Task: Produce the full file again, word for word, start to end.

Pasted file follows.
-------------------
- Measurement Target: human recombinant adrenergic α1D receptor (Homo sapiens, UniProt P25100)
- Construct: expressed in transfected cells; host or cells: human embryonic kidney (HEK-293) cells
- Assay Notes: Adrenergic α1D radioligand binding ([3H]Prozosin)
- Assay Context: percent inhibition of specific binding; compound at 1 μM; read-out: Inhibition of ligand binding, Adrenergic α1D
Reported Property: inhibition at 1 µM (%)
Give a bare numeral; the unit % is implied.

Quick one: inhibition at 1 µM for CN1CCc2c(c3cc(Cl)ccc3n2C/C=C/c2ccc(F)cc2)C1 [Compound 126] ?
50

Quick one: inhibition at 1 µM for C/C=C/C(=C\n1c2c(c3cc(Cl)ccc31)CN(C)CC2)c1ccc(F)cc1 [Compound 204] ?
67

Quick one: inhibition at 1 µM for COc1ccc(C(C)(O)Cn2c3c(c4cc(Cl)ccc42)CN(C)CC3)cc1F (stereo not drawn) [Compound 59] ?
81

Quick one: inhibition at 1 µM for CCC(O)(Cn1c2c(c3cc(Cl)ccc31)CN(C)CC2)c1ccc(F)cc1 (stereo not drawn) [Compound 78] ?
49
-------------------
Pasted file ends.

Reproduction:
- Measurement Target: human recombinant adrenergic α1D receptor (Homo sapiens, UniProt P25100)
- Construct: expressed in transfected cells; host or cells: human embryonic kidney (HEK-293) cells
- Assay Notes: Adrenergic α1D radioligand binding ([3H]Prozosin)
- Assay Context: percent inhibition of specific binding; compound at 1 μM; read-out: Inhibition of ligand binding, Adrenergic α1D
Reported Property: inhibition at 1 µM (%)
Give a bare numeral; the unit % is implied.

Quick one: inhibition at 1 µM for CN1CCc2c(c3cc(Cl)ccc3n2C/C=C/c2ccc(F)cc2)C1 [Compound 126] ?
50

Quick one: inhibition at 1 µM for C/C=C/C(=C\n1c2c(c3cc(Cl)ccc31)CN(C)CC2)c1ccc(F)cc1 [Compound 204] ?
67

Quick one: inhibition at 1 µM for COc1ccc(C(C)(O)Cn2c3c(c4cc(Cl)ccc42)CN(C)CC3)cc1F (stereo not drawn) [Compound 59] ?
81

Quick one: inhibition at 1 µM for CCC(O)(Cn1c2c(c3cc(Cl)ccc31)CN(C)CC2)c1ccc(F)cc1 (stereo not drawn) [Compound 78] ?
49